An earlier version of this article first appeared in CTEQ: Annotations on Film published in Metro no. 109 (1997): 53-54.
After watching several of Billy Wilder’s films in the past few years, my love for his refreshing views on women and their behaviours has never waned. Part of my enjoyment stems from a constant sense of bemusement: I often find myself wiping at the smile, feebly attempting to smother the laughter gurgling free from deep inside me. While I deeply admire his masterful ability to latch onto evidently timeless and universal aspects of femininity, the social situations he often places his characters in sometimes borders on the horrendous. Consider the more politically dodgy characterisations such as that of Norma Desmond (Gloria Swanson) in Sunset Blvd. (1950) (the vain, ageing-thus-fallen star), or Lorraine (Jan Sterling) in Ace in the Hole (The Big Carnival, 1951) (the bored, flirtatious housewife stuck in the sticks) which are so accurately horrible as reflections of a particular kind of “woman”. Yet such characters and the filmic moments they inhabit somehow evoke a weird pathos: Wilder’s bittersweet sense of humour imbues them with a powerfully non-stereotypical authenticity and candour. More writers and directors should take notice of such illustrations of women – perfect blends of vivaciousness, satirical bitchiness and just enough innocence to make them poignant and memorable.
The Major and the Minor (1942), Wilder’s American directorial debut, does not disappoint in this regard. Ginger Rogers plays Susan/Sue-Sue Applegate, a beautiful but broke small-town woman. Disgusted and exasperated with the effrontery of lecherous New York men, she disguises herself as a 12 year-old girl in order to travel half-fare home to Iowa. On the train Sue-Sue inadvertently meets Major Philip Kirby (Ray Milland), a teacher at a boy’s military academy, to whom she is instantly attracted, and there the farcical romance begins…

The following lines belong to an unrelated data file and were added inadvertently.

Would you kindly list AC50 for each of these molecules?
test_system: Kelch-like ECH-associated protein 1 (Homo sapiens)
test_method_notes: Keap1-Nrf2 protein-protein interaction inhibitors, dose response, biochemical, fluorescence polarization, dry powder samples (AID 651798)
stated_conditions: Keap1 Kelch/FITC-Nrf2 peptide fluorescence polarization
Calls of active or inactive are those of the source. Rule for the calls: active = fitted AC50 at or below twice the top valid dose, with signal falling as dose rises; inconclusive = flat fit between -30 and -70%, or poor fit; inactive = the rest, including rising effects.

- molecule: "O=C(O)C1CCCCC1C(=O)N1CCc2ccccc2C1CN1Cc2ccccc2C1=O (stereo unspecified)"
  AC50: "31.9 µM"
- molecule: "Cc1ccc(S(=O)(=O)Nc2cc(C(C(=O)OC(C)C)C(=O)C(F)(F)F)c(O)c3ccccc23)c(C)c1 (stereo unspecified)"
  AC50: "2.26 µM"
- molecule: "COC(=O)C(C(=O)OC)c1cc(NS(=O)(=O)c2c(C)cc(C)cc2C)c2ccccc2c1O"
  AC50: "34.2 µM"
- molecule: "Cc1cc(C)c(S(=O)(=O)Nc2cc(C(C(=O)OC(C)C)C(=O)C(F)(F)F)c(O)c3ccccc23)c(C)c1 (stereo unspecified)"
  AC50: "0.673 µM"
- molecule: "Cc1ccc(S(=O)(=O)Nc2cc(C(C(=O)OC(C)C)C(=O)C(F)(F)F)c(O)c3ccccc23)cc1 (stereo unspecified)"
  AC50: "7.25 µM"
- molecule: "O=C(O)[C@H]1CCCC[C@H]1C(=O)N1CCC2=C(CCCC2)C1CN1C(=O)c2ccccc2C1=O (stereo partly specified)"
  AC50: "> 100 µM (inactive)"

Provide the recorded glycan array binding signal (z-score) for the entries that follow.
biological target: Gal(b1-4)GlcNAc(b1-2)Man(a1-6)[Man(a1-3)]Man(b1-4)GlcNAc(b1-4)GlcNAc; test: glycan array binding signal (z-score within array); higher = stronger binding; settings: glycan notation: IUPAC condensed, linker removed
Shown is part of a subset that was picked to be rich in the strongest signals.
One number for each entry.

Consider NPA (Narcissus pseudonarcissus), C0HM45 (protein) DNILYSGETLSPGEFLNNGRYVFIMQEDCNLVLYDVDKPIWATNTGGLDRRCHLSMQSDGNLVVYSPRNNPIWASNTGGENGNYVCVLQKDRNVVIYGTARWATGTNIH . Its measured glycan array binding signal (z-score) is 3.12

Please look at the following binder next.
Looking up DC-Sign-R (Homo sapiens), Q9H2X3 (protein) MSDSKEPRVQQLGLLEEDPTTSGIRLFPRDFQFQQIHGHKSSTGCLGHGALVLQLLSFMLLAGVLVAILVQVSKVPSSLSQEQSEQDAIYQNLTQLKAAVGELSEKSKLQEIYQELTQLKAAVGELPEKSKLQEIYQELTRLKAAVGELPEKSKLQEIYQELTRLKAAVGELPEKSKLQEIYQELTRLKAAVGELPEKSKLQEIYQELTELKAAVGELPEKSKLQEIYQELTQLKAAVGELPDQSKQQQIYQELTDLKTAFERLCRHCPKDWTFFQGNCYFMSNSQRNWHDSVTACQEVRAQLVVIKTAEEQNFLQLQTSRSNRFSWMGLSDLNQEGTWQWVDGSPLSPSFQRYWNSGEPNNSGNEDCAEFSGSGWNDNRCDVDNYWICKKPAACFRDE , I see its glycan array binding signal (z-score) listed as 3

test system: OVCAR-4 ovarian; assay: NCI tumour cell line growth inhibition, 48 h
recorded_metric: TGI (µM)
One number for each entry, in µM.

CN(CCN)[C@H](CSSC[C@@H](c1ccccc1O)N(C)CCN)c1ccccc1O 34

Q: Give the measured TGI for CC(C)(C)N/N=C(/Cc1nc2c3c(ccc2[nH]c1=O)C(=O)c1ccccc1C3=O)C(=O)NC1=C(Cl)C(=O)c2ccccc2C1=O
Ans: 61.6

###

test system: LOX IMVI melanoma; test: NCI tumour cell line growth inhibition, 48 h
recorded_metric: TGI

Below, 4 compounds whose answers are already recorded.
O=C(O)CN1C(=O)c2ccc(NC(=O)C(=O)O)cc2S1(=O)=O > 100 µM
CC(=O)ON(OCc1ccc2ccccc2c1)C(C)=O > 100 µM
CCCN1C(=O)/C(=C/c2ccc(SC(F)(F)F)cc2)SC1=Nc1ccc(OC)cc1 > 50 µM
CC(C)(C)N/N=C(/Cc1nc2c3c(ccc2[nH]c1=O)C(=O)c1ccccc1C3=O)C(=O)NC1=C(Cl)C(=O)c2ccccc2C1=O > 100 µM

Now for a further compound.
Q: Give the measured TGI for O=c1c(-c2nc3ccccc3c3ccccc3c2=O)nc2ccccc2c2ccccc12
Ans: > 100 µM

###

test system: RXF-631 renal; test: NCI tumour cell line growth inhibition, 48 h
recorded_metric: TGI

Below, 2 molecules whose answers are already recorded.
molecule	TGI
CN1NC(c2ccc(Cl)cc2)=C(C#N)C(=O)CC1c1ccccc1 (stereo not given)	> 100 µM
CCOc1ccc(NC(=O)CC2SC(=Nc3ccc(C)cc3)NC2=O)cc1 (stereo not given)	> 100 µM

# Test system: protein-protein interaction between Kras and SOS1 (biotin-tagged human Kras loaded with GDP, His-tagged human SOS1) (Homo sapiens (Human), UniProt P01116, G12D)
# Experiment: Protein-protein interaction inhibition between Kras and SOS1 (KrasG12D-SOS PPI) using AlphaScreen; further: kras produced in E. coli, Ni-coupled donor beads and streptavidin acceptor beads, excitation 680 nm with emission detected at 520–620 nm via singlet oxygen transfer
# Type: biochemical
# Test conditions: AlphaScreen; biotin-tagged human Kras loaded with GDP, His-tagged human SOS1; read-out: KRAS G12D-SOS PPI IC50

The success of the film from the audience’s point of view largely rests on the characters believing Ginger’s masquerade as a 12 year-old girl. This is absurd considering that Ginger Rogers, “that quintessence of the magnificent feminine animal, that dancing partner of Fred Astaire, she of the dazzling golden hair and the magnificent breasts and buttocks”, was one of the war years’ biggest female stars/pin-up girls.1 Wilder enjoys playing with Rogers’ star power, infusing her multiplicitous roles with great one-liners, leaving her character constantly torn between her schoolgirl “snookums” act, and the glam “all-American” woman that we know, and the characters suspect, she is. For example, whenever she is questioned about her stature and rather obvious endowments, she seductively batters her eyelids and meekly informs adults that she is of “Swedish stock”, citing her brother who is six foot two and only in the second grade as another comparative anomaly. When a man bursts her balloon, she starts to holler as a streetwise dame, but checks this and starts to blubber. And in perhaps the film’s quintessentially cynical moment, Wilder piss-takes the Hollywood star factory-making machine, showing us the year’s “epidemic” at the military academy’s annual ball. An entire girl’s college, including the principal, have transformed themselves into shoddy, sullen copies of Veronica Lake – a craze in beauty none of the cadets (nor seemingly any other male at the ball) find as captivating as Sue-Sue’s scrubbed wholesomeness.